Last Edited: July 23, 2017 // by TruckerScape, Inc.

Suspension and Ride

The ride in my truck is an additional, if not primary, factor for me to deal with when driving.

When cruising on a new, smooth highway, I enjoy a ride that approaches that in a nice sedan.  Unfortunately most roads have at least some imperfections and wear and tear that markedly roughen the ride.   At the other end of the spectrum are conditions that cause the ride to resemble off-road driving.

My truck’s suspension has to be stiff to support the freight loaded on it.  And tires are inflated to over 100 psi (pounds per square inch).  In spite of the latest features for driver seating comfort, I feel every bump, hole, repair patch, joint and seam in the road.  I tell friends, especially those with horses that I ride an iron horse.  And I am only half joking when I tell them that it bucks and heaves, rocks and rolls, shakes and rattles and creaks and groans.  (NOTE:  It is true that the new trucks I have driven have been tight and quiet, with better suspension and smoother rides, but after 200,000 to 300,000 miles of driving they all have begun to loosen up and ride more roughly.)

I almost wince when driving over the worst potholes and bumps and try to miss them when possible.  Some road conditions cause my truck to shake like a berserk vibrating lounger.  Vibration can tire me and make me drowsy if it lasts for a long time.  Actually, trucks are responsible for some of these rough surfaces.  Their weight aids formation of and worsens potholes and troughs.  Particularly on acceleration/deceleration lanes for entering or exiting highways and on hill climbing lanes, they wear concrete into washboarded surfaces.  Luckily many of the most offensive stretches of interstate and other major highways in past years have been repaired.

In the midrange of the ride spectrum, typical motions in the cab are gentler rocking forward and backward and side to side, vibration from stretches of older concrete surfaces and occasional bouncing from pounding over such objects as potholes and bridge joints.  Rocking occurs as my tractor rides over bumps and depressions and also from pushing and pulling and twisting forces exerted on the tractor by the trailer as its wheels trail over the same surface irregularities.  Many back roads have surfaces more uneven and demanding than those of the interstates and main surface streets, requiring significantly more steering correction.  Cross breezes and gusts contribute to side rocking, and other weather-related factors may also affect ride.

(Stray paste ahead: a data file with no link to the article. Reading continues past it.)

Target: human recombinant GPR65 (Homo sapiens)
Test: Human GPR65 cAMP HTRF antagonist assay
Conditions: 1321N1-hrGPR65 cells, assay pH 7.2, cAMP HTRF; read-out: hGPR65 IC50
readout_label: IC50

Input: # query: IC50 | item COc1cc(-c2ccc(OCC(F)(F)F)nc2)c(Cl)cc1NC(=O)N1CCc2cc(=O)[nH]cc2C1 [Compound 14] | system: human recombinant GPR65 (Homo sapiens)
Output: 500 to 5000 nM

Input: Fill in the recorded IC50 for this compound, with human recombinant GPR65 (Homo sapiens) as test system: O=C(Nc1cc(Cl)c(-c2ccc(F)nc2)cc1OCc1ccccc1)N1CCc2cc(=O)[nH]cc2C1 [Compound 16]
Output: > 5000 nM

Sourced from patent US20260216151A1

Ride is also affected by weight and distribution of freight in the trailer.  When deadheading (towing an empty trailer) the truck accelerates best, but has a springier, bouncier ride.  When towing the heaviest loads, the truck cushions less severe bumps and holes but pounds hard over the worst ones.  Heavy loads and loads stacked high in the trailer cause more cornering lean. I feel the ride is most comfortable in the midrange of legal capacity (around 20,000 pounds), when bouncing is dampened without too much leaning or lugging down.  Over all weight ranges, freight that is well distributed in the trailer improves the truck’s ride, handling and tire wear.


I am amazed that the steer tires, front suspension and steering mechanism can stand up under the pounding for so many miles.  The two steer tires are designed for extra strength and durability.  Each of them must support one and a half times the maximum weight on each of my truck’s drive and trailer tires.   (Specialized steer tires on heavy haulers support significantly more weight.)  Safe steer tires are critical to the safe operation of the truck.  Only new steer tires are ever mounted on the steer wheels—no used tires or re-caps are permitted.

Thick-treaded snow or all weather tires are commonly mounted on the truck’s drive wheels.  They provide some extra traction in mud, snow and ice, but are not as effective as you might imagine–on mountain passes in snowy and/or icy conditions, chains on at least some drive tires and trailer tires are often required.  Drive tires wear longer than trailer tires.  Trailer tires generally have a smoother tread.  They are the tires that wear and/or blow out most frequently and are often replaced with less expensive re-caps.

A truck can usually be guided to a safe stop on the side of the road when a trailer tire or drive tire blows out.  However, if a steer tire blows, all bets are off—the truck is much more difficult to control.  Hence a lot of scrutiny and care is devoted to steers.

Blowouts hurl chunks of steel-reinforced rubber with destructive force.  Blown trailer tires often damage other trailer components such as mud flaps and their metal hangers and air bags (which help suspend and cushion the ride of trailers and trucks).  A fragment thrown sideways could injure or even kill a person riding alongside in a personal vehicle with a window open.  This is one of several reasons not to dawdle in certain areas around my truck that I describe in the Risk Zones and Caution Zones chapters.


Whenever practical, safe and lawful, stay out of risk zones alongside a truck, to avoid shrapnel if a tractor or trailer tire blows, among other safety reasons.

A blown steer tire can not only hurl shrapnel but result in a serious tractor control problem for the driver.

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